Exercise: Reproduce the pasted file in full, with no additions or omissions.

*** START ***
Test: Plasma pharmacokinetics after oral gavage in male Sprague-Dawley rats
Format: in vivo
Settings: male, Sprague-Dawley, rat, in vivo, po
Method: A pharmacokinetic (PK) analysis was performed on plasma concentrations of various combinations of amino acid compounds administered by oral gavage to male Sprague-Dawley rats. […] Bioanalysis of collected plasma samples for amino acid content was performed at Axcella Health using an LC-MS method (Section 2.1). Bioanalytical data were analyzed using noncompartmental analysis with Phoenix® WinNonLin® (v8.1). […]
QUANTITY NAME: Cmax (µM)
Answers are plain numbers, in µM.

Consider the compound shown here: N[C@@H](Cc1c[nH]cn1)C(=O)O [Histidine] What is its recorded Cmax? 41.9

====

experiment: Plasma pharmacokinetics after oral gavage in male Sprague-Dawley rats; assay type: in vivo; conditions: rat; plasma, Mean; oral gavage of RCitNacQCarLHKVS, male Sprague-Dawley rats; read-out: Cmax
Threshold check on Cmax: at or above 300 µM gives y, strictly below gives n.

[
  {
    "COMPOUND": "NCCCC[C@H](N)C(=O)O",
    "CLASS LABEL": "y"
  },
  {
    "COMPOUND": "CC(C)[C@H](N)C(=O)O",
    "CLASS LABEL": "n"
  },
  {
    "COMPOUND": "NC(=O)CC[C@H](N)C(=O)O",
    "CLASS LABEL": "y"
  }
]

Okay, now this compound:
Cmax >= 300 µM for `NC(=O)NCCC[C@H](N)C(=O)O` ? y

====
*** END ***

Test: Plasma pharmacokinetics after oral gavage in male Sprague-Dawley rats
Format: in vivo
Settings: male, Sprague-Dawley, rat, in vivo, po
Method: A pharmacokinetic (PK) analysis was performed on plasma concentrations of various combinations of amino acid compounds administered by oral gavage to male Sprague-Dawley rats. […] Bioanalysis of collected plasma samples for amino acid content was performed at Axcella Health using an LC-MS method (Section 2.1). Bioanalytical data were analyzed using noncompartmental analysis with Phoenix® WinNonLin® (v8.1). […]
QUANTITY NAME: Cmax (µM)
Answers are plain numbers, in µM.

Consider the compound shown here: N[C@@H](Cc1c[nH]cn1)C(=O)O [Histidine] What is its recorded Cmax? 41.9

====

experiment: Plasma pharmacokinetics after oral gavage in male Sprague-Dawley rats; assay type: in vivo; conditions: rat; plasma, Mean; oral gavage of RCitNacQCarLHKVS, male Sprague-Dawley rats; read-out: Cmax
Threshold check on Cmax: at or above 300 µM gives y, strictly below gives n.

[
  {
    "COMPOUND": "NCCCC[C@H](N)C(=O)O",
    "CLASS LABEL": "y"
  },
  {
    "COMPOUND": "CC(C)[C@H](N)C(=O)O",
    "CLASS LABEL": "n"
  },
  {
    "COMPOUND": "NC(=O)CC[C@H](N)C(=O)O",
    "CLASS LABEL": "y"
  }
]

Okay, now this compound:
Cmax >= 300 µM for `NC(=O)NCCC[C@H](N)C(=O)O` ? y

====